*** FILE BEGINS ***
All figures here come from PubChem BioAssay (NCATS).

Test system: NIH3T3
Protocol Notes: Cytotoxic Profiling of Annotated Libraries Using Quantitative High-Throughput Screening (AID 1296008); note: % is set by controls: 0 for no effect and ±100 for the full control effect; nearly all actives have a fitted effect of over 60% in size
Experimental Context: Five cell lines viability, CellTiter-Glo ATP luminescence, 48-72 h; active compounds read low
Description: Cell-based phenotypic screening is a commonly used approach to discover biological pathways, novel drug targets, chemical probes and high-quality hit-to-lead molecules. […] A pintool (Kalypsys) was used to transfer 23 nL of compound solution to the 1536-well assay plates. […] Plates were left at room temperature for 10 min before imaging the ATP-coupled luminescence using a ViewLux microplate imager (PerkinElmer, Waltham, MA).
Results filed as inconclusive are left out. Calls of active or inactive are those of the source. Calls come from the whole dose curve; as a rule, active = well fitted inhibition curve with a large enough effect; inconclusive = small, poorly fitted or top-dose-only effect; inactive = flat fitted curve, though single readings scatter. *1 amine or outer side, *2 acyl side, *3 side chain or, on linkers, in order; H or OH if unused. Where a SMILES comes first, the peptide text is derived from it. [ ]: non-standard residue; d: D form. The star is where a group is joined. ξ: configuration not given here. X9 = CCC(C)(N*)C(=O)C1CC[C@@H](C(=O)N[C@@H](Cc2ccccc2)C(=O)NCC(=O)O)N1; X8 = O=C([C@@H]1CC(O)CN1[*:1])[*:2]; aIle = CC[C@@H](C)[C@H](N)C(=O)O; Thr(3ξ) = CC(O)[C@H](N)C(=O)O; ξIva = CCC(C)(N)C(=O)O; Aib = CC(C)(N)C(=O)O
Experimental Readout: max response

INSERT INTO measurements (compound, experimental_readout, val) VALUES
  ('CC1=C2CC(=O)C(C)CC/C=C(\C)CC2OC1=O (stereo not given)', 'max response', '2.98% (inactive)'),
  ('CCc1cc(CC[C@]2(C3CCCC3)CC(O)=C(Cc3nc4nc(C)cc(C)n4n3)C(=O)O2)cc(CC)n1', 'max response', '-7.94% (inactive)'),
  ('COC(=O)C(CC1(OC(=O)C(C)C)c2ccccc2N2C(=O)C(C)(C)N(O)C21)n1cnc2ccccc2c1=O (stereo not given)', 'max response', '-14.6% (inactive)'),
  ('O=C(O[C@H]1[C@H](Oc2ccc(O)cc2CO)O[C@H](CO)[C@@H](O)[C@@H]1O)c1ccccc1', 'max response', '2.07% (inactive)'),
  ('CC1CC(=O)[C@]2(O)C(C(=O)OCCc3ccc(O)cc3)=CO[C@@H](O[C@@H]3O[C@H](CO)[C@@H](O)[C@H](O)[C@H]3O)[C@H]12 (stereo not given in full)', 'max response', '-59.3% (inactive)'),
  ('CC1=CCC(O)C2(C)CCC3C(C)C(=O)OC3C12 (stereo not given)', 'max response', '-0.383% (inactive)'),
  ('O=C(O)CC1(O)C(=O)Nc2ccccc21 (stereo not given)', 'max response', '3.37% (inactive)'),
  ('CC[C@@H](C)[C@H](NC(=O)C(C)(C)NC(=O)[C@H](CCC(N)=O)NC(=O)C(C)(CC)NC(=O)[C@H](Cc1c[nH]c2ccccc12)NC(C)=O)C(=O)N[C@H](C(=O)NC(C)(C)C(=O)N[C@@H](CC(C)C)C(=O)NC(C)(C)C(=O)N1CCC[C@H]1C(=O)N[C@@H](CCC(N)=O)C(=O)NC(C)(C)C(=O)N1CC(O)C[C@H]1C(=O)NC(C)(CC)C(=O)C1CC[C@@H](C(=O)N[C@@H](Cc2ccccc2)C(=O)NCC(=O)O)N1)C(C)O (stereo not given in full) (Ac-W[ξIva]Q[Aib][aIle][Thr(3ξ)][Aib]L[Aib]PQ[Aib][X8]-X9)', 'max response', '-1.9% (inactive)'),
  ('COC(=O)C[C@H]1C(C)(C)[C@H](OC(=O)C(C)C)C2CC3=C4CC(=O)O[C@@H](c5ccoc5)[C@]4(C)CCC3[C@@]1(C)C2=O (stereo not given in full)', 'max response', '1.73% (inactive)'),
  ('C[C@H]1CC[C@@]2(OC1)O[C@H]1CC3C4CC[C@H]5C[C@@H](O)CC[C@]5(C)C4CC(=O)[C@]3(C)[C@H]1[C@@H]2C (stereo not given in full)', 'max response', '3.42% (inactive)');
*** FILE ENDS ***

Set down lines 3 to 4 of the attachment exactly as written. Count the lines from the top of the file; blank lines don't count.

Protocol Notes: Cytotoxic Profiling of Annotated Libraries Using Quantitative High-Throughput Screening (AID 1296008); note: % is set by controls: 0 for no effect and ±100 for the full control effect; nearly all actives have a fitted effect of over 60% in size
Experimental Context: Five cell lines viability, CellTiter-Glo ATP luminescence, 48-72 h; active compounds read low